Subway conductor assaulted after service change announcement in Brooklyn, officials say

The 62-year-old conductor was punched in the face multiple times.

An A train conductor was left with a black eye and scratches early Saturday morning after announcing that his train would make express stops, according to the transit worker’s union and police.

The 62-year-old conductor was punched in the face multiple times by angry commuters at the Grant Avenue station after he announced that his southbound train would switch to express service around 4:40 a.m. on Saturday, said TWU Local 100 president Tony Utano.

“When the train doors opened up a few of the passengers got off the train and went to the conductor’s cab and started screaming and yelling and one reached in to grab the conductor and assaulted him,” Utano said.

In a video of the incident posted to Twitter, two people appear to throw punches at the conductor and one attempts to pull the man from the conductor’s cab by his arm.

“What the [expletive] is wrong with you?” one commuter shouts, as another begins throwing punches. “Get him! That’s right, get him!”

“4 am antics” reads the video’s caption.

After Grant Avenue, the MTA’s Rail Control Center instructed the conductor to skip 80th Street and 88th Street stations before then stopping again at Rockaway Boulevard.

Police are looking for three suspects involved in the incident. The conductor, whom the union declined to identify citing safety concerns, is a 17-year veteran at the authority, according to Utano.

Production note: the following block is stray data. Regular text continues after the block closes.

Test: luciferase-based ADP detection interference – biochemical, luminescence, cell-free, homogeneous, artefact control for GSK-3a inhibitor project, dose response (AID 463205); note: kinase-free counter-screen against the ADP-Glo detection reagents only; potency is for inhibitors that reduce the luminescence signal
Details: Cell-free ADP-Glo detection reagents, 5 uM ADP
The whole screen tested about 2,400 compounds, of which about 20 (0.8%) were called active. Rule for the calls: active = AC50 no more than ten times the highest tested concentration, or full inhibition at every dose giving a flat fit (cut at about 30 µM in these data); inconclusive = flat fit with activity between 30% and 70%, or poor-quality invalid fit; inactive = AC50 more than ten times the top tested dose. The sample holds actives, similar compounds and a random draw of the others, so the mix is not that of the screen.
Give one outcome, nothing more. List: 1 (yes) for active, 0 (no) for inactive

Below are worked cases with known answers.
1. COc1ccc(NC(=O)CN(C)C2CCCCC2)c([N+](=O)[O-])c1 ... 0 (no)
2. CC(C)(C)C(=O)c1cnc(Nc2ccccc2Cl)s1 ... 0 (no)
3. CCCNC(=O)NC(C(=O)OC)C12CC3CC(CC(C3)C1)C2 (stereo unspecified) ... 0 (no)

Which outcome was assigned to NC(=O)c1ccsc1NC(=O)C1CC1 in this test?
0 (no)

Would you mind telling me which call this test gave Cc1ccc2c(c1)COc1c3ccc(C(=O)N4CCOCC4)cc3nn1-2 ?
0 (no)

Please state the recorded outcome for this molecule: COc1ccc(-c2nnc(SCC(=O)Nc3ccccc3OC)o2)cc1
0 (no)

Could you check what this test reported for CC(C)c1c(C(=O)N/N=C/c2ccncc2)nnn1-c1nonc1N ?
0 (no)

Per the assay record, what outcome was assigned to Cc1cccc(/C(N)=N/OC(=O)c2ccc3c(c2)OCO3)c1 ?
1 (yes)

The union is helping police with their search. Utano said union staff began circulating “Most Wanted” flyers Monday along the A line with an NYPD-verified photo of the suspected attackers, alongside five other suspects wanted in connection with other attacks on transit workers and union members. Those who believe they have information on a crime are advised to call the NYPD’s Crime Stoppers hotline at 800-577-8477 (TIPS).

“We’re going to flood the entire system; we’re going to circulate these everywhere,” Utano said of the list of attackers. “Until these people are caught.”

The poster’s list of assaults date back to August of last year.

NYC Transit president Andy Byford said in a statement that he was “disgusted” by the “horrific” assault and was in talks with the union on ways to combat similar incidents.

“It is absolutely unacceptable, and we are working closely with NYPD to make certain the perpetrators are identified, arrested and prosecuted to the fullest extent of the law,” Byford said. “We’re also collaborating with TWU Local 100 on ways to combat assaults, including discussing a potential pilot program for bodycams.”

Vincent Barone